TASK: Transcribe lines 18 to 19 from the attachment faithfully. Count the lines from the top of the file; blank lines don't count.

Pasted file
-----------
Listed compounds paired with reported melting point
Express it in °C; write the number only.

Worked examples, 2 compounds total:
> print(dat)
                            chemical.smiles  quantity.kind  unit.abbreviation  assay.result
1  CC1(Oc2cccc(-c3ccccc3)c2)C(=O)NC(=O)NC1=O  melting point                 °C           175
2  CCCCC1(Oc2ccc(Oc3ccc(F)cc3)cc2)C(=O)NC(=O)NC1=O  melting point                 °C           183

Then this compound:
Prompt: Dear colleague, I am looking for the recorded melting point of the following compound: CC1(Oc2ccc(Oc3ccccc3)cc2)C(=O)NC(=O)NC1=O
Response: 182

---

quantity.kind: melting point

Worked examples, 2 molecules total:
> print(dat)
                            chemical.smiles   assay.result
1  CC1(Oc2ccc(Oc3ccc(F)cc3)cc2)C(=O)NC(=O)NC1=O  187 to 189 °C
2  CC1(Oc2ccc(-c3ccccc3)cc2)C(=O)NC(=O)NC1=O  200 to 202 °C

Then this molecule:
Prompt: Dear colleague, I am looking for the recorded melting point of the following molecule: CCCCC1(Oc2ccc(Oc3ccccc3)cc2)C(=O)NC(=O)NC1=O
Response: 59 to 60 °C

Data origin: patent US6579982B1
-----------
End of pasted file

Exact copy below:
Then this molecule:
Prompt: Dear colleague, I am looking for the recorded melting point of the following molecule: CCCCC1(Oc2ccc(Oc3ccccc3)cc2)C(=O)NC(=O)NC1=O